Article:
Any interest or other earnings on the cash in the account is tax-free. Most HSA accounts earn a minimal amount of interest, which is usually less than 0.1%.
If you have cash left in your HSA by the end of the year, it rolls over to the next year. This offers more adaptability and flexibility than a Flexible Spending Accounts (FSAs), which usually can only be carried over in an amount up to $550 or 2.5 months into the following plan year.
The cash in your HSA stays available for future qualified clinical costs regardless of whether you change health insurance plans, go to work for a different employer, or resign. Basically, your HSA is a bank account in your name, where you choose how and when to utilize the funds. HDHPs are needed to set a minimum deductible and a maximum for out-of-pocket expenses. In 2021, the minimum deductible is $1,400 for an individual and $2,800 for a family and $7,000 (individual) and $14,000 (family) for out-of-pocket expenses.
Most HSAs issue a debit card, so you can pay for prescription drugs and other qualified costs immediately. If you wait for a medical bill to come in the mail, you can get in touch with the billing center and make a payment over the phone through your HSA debit card. Moreover, you can alternatively reimburse yourself out of an HSA if you have covered a medical bill with an alternative form of payment.
What is the downside of an HSA?
In case you are eligible for an HSA, here are some of the disadvantages you need to keep in mind:
A High-Deductible Health Plan, which you are required to have in order to meet all requirements for an HSA, can put a more prominent financial weight on you than other kinds of health insurance. Despite the fact that you will pay less in premiums every month, it very well may be difficult — even with cash in an HSA — to come up with the money to meet the deductible for an expensive medical operation. This is an interesting point for any individual who realizes they will have heavy clinical expenses in a specific plan year. The deductibles for HDHPs are regularly significantly higher than the minimums required and can be as high as the maximum out-of-pocket expenses permitted.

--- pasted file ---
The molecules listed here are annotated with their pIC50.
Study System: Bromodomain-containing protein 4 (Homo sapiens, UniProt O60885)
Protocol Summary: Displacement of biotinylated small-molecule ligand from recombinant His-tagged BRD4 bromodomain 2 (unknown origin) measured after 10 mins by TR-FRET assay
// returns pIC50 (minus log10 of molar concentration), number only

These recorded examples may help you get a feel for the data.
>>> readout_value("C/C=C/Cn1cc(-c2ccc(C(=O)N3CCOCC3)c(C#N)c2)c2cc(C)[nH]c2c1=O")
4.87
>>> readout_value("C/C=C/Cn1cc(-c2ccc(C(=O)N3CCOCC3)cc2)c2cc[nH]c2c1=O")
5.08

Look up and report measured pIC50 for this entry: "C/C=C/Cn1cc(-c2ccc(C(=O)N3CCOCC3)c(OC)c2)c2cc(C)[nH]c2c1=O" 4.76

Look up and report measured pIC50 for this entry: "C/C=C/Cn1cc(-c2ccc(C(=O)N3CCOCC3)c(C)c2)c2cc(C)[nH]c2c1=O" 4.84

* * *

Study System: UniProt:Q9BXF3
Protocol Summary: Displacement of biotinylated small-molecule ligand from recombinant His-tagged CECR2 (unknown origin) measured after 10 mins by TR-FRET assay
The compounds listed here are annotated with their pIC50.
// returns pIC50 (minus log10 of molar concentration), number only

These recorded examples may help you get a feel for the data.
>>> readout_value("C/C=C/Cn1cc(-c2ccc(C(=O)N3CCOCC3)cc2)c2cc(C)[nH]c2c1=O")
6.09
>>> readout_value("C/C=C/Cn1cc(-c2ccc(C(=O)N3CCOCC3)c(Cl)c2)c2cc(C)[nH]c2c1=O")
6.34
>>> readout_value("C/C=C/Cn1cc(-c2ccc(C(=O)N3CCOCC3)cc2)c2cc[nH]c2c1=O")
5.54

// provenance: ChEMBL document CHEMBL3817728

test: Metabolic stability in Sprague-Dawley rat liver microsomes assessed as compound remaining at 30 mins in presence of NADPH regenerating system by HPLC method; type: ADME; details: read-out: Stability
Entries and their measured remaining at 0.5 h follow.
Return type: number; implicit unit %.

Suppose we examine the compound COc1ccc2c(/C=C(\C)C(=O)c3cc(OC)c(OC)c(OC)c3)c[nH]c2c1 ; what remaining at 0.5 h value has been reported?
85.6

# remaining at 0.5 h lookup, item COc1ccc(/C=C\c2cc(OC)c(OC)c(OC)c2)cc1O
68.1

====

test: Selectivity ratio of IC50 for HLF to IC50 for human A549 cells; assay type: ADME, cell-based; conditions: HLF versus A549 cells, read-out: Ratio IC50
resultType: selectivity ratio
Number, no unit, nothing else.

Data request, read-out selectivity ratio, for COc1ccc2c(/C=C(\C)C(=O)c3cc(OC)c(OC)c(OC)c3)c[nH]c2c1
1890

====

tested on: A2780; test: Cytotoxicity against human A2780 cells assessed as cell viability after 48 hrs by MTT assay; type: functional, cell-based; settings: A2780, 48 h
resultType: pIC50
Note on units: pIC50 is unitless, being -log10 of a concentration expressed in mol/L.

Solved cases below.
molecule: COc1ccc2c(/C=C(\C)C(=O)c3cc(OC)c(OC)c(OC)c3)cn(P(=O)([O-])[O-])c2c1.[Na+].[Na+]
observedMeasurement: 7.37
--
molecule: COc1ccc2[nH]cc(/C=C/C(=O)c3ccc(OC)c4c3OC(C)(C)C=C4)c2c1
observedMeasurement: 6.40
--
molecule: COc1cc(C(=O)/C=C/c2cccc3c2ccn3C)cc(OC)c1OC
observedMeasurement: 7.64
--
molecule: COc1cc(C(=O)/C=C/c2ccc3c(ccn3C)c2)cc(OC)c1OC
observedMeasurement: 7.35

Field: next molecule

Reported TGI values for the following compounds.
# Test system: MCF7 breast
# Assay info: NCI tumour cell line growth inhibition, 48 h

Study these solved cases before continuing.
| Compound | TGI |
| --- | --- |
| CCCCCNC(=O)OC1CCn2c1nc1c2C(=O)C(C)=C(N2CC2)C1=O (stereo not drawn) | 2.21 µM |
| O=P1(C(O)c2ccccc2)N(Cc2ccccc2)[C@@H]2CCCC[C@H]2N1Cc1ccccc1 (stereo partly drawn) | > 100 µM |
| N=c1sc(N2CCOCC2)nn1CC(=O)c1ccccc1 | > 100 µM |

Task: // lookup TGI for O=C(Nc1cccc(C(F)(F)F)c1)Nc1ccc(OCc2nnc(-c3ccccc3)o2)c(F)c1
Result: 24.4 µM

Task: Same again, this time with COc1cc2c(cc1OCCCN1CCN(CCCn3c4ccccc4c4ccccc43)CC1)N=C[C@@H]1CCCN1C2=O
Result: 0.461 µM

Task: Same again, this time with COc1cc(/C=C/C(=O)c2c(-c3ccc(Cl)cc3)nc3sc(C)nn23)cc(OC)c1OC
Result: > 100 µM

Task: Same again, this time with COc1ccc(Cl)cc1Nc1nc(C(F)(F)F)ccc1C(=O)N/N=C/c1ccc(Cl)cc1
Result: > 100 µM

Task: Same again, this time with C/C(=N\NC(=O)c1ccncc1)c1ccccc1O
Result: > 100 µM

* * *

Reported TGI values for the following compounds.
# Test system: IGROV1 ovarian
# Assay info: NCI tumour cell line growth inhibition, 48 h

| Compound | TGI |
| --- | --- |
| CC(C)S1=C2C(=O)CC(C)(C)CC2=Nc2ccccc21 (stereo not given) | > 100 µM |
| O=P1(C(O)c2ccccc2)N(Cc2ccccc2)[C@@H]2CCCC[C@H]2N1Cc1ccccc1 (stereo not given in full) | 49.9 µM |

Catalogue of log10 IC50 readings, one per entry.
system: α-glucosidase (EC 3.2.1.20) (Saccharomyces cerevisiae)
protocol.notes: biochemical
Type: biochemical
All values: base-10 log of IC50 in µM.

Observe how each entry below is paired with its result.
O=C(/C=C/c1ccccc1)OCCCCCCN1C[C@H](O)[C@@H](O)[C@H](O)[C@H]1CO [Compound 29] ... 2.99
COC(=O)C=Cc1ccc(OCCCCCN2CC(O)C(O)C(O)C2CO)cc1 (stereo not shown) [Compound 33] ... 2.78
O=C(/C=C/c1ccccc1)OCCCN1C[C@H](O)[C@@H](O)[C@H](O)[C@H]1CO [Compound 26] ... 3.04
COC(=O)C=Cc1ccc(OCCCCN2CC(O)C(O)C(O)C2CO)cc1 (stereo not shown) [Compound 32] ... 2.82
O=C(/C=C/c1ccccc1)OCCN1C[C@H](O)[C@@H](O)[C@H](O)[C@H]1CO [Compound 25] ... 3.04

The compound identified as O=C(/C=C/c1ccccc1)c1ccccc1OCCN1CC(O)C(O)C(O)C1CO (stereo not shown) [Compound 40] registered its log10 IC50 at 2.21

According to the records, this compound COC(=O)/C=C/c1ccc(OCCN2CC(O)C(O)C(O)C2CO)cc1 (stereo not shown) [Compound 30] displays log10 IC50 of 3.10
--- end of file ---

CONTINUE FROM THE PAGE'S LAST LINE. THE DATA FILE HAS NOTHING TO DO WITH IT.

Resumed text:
Pressure to Save
Some people may be hesitant to seek healthcare when they need it since they do not want to spend the money in their HSA account.
Taxes and Penalties
If you withdraw funds for non-qualified costs before you turn 65 years old, you will owe income taxes on the cash, along with a 20% penalty. After you hit 65, you will owe taxes but not the penalty.
It is important to keep receipts to provide evidence that your withdrawals were used for eligible health costs. This will be important if you are going to be audited by the IRS.